Year of the Border marked in North Yorkshire garden
Newby Hall Gardens will be marking the Year of the Border as its famous double herbaceous border – one of the longest in the country – reaches maturity.
The 172-metre-long border, containing about 6,500 plants, has been a highlight of Newby’s 25-acre gardens since the 1920s.
Five years ago, refurbishment work began and thousands of new plants were propagated and planted up in a new, more naturalistic design by Newby’s expert team.
Star plants in the two-metre-deep border include Agapanthus, Aster, Campanula, Eryngium, Iris, Persicaria, Salvia, Sedums and Veronicastrum.
Pastels offset with magenta and lime
Drifts of softer pastels will be strengthened by vibrant lilacs, magenta pink, lime green, claret and silver, all colours reflected in the trees beyond.
Architectural plants will contrast with the more traditional cottage garden favourites to give a full season of colour and interest.
The scale of the border means that staking the plants in the spring takes three days and cutting it back in the autumn takes more than a fortnight.
Newby Hall Gardens, near Ripon, is one of the country’s most important and beautiful 20th-century gardens, with 14 ‘rooms’ within the main, formal garden, including an early 20th-century rock garden, white garden, traditional rose garden and even a ‘hot’ tropical garden.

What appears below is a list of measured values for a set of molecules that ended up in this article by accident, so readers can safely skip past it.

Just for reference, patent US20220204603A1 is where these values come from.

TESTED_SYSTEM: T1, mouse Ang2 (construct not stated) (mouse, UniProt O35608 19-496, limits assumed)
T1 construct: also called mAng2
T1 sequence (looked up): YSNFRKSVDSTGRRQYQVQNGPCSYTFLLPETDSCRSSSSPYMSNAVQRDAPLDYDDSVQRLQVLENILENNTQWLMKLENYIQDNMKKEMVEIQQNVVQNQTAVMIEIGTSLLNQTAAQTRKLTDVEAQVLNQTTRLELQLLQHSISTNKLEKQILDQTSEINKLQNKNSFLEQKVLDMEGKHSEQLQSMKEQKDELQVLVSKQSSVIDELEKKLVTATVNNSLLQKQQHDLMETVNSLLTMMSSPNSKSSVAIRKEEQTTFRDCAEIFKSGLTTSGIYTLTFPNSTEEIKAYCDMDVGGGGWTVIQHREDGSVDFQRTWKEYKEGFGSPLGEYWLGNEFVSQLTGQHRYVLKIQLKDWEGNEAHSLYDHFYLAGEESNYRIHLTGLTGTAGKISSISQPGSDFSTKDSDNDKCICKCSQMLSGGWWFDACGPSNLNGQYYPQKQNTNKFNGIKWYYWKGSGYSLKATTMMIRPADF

This year at Newby will also see:
- Chippendale 300: Newby has one of the largest and most complete collections of Thomas Chippendale furniture and décor in the country. To celebrate the tercentenary of his birth, a larger than life replica of a Chippendale chair will be in the garden.
- Lauren Child exhibition and woodland trail: featuring the work of the Children’s Laureate.
- Silent Space: Sylvia’s Garden will be the regular silent space; throughout the year other quiet areas will also be flagged to visitors.
- Riverboat trips: Down the River Ure and rides on the Newby Hall Miniature Railway.
- Events calendar: Easter Family Fun Days, Italian Cars and Bikes Rally, Tractor Fest 2018 and an outdoor performance of The Tempest by the Lord Chamberlain’s Men.
Newby is also home to the National Collection of Cornus (Dogwoods), a New World Salvia collection, as well as one of the most historic and diverse orchards in the North of England, planted in 1897.
For more information, visit http://www.newbyhall.com/.